The women in these videos don’t appear to match the description of many of the women in the emails from the shadowy tipster, who suggested in one email to the FBI that he had nothing to do with the women in the Daily Caller video.
Figueroa, who did not return calls for comment, previously told The Miami Herald that he no longer has contact with the women and that claims that he orchestrated the scheme were untrue.
According to details of the investigation released Monday, Figueroa brought the women to a hotel in La Romana, a coastal city two hours east of the capital, Santo Domingo. They planned to record the videos there, but scrapped the plan because there was no Wi-Fi Internet signal.
They moved to a shopping center in La Romana, where they sat on wood benches for the interviews.
There, two women were recorded, claiming to have been paid as escorts for sex around Easter at the exclusive development Casa de Campo, where Melgen owns a home.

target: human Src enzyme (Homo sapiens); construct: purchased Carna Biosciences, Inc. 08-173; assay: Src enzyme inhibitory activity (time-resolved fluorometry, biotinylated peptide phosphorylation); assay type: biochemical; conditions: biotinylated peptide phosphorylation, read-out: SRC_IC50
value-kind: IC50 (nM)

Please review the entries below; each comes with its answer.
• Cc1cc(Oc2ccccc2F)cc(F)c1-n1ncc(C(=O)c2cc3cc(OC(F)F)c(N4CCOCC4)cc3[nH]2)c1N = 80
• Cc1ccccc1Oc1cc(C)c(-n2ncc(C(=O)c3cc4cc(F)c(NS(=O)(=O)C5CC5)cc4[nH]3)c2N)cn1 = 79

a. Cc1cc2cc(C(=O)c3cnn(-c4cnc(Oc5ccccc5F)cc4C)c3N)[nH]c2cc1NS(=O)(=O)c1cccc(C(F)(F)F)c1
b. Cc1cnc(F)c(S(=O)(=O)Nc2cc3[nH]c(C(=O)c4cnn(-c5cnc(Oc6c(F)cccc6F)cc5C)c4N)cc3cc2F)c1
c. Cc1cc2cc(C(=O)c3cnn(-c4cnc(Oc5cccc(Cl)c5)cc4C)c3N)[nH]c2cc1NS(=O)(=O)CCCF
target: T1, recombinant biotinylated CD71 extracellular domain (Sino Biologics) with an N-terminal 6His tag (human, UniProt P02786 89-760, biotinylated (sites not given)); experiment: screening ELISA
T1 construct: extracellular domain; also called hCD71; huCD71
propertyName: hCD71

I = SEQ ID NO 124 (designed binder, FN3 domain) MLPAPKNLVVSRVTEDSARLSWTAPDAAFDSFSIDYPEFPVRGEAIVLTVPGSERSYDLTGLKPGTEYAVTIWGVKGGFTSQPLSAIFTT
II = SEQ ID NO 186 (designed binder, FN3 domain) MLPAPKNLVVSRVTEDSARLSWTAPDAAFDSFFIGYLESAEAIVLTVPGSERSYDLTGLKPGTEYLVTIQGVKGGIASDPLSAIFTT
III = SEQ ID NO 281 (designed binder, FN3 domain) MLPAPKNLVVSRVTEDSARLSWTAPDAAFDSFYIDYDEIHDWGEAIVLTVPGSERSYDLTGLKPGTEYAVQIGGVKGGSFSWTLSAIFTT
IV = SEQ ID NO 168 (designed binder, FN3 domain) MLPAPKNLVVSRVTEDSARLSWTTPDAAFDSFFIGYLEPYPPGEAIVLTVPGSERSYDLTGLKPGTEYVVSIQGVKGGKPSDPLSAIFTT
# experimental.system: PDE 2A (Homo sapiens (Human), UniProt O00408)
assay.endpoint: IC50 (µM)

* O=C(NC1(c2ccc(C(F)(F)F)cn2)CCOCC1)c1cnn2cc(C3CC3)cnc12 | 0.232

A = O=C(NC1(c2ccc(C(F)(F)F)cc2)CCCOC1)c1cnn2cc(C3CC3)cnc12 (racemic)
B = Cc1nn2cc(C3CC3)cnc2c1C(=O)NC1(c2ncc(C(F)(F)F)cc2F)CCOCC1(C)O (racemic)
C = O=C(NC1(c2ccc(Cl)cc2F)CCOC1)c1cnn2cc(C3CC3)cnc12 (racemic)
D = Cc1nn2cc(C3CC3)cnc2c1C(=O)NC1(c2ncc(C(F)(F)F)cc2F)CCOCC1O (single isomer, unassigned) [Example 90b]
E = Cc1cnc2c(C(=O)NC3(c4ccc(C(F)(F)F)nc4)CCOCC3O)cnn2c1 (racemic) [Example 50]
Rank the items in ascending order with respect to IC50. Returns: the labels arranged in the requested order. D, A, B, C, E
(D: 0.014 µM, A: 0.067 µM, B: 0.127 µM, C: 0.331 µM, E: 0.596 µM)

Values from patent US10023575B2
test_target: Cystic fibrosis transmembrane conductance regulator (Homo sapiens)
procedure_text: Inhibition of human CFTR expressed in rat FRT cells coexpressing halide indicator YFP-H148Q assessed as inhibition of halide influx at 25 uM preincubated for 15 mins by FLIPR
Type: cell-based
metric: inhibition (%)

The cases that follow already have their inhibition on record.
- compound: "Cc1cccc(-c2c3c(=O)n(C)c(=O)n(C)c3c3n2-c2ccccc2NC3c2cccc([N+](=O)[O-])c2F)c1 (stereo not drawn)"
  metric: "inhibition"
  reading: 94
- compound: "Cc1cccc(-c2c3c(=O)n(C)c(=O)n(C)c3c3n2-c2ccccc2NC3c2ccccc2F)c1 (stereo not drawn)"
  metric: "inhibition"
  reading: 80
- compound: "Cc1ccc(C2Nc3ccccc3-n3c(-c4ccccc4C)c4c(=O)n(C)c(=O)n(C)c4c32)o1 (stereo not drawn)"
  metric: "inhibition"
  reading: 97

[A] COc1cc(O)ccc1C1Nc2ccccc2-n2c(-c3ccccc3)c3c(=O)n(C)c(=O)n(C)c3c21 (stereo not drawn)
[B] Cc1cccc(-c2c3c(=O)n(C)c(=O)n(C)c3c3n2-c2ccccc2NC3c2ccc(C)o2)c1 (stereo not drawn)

The Daily Caller has said that a third woman was standing by to be interviewed by webcam when the laptop battery died.
On Monday, a spokeswoman for the publication said it was “looking into the new developments.”
Melgen’s lawyer, Kirk Ogrosky, said in a statement that the investigation “is further evidence corroborating what we have been saying from day one — that the allegations against Dr. Melgen are false and politically motivated.”
Ogrosky said “right-wing propagandists purporting to be journalists have done irreparable harm to Dr. Melgen and his family.”
The women’s claims helped fuel a scandal that entangled Menendez, Melgen, and a Dominican lawyer, Vinicio Castillo, who is Melgen’s cousin and the son of the powerful Dominican drug czar Vincho Castillo.
Last month, Castillo asked the police and a specialized investigative unit that handles high-tech crimes to open a criminal investigation to find the source of the allegations.